This biscoff tiramisu is heaven for Lotus biscoff lovers! It's made with espresso-soaked biscoff cookies layered with rich mascarpone cream. The result is an amazing flavour of spiced caramel and coffee with a creamy and soft texture!
This biscoff tiramisu is a delicious twist on the classic Italian dessert. This version swaps traditional ladyfingers for Lotus biscoff cookies, adding a unique spiced flavour to the dessert.
The creamy and rich mascarpone filling is the perfect complement to the bold and caramelized flavour of biscoff cookies. The slight bitterness of strong coffee and a hint of liqueur or rum balances out the sweetness and cuts through the richness.
It's a dessert that can be both elegant and comforting. It's perfect for special occasions and for an easy dessert to treat yourself with any day of the week.
Why you'll love this recipe
- This recipe is easy and quick to make! The hardest part is waiting for your tiramisu to set overnight in the fridge before you can eat it.
- You don't need ladyfingers or savoiardi because we're substituting them with biscoff biscuits instead.
- Biscoff tiramisu is absolutely delicious! It's so creamy and the flavours of the spiced biscoff cookies with espresso are the perfect combination.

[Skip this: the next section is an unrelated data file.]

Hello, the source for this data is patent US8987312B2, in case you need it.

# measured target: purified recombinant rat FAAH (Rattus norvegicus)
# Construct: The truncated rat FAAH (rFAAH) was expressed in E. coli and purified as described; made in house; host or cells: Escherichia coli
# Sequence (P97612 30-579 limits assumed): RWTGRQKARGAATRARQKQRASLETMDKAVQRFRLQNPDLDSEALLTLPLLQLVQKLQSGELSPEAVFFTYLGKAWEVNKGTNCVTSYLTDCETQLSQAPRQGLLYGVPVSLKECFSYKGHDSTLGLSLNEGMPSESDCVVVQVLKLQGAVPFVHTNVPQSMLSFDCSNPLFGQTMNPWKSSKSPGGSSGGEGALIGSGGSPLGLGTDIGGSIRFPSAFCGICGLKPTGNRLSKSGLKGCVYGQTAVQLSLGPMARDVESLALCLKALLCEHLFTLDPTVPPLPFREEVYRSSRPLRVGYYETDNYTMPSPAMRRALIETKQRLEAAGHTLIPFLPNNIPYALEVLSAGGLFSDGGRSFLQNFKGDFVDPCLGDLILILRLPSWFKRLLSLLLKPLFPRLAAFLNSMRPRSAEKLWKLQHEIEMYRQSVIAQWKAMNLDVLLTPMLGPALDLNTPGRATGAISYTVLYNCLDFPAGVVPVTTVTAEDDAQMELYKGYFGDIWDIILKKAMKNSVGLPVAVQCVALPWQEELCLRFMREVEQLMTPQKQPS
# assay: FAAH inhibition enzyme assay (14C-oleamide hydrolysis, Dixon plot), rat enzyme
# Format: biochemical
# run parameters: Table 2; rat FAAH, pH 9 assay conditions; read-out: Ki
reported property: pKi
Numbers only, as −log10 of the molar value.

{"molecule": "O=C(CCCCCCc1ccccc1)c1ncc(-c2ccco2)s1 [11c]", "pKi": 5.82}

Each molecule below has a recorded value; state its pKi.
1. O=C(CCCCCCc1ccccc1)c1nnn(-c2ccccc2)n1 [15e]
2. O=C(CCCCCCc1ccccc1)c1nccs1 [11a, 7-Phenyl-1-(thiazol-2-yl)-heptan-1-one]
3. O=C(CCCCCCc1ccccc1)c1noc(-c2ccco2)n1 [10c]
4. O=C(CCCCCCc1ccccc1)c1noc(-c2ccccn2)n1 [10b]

- You can make tiramisu in just about any container or serving dish. Make small single servings or one big dish that you cut and serve slices from!
What is biscoff?
Biscoff biscuits are crunchy cookies with a spiced flavour of caramel and brown sugar. They originated in Belgium and were first produced by the brand Lotus. You're probably most familiar with them by their rectangular shape and the word "Lotus" embossed in the middle.
Why use biscoff in tiramisu?
These sweet and crunchy biscoff biscuits are commonly enjoyed with coffee. After all, the name ”biscoff” is a fusion of the terms ”biscuit” and ”coffee”.
In tiramisu, ladyfingers are soaked in a mixture of espresso and marsala wine or coffee liqueur. By replacing the ladyfingers with biscoff cookies instead, you get the strong spiced taste of biscoff infused with coffee, as they are intended to be enjoyed.
The result is an incredible flavour combination that ladyfingers by themselves just can't give your tiramisu.
- Egg yolks - You'll need only the yolks for this recipe. Save the egg whites for another recipe like macarons or meringues or cook them for lunch.
- Granulated sugar - We'll be dissolving this with the eggs over a double boiler.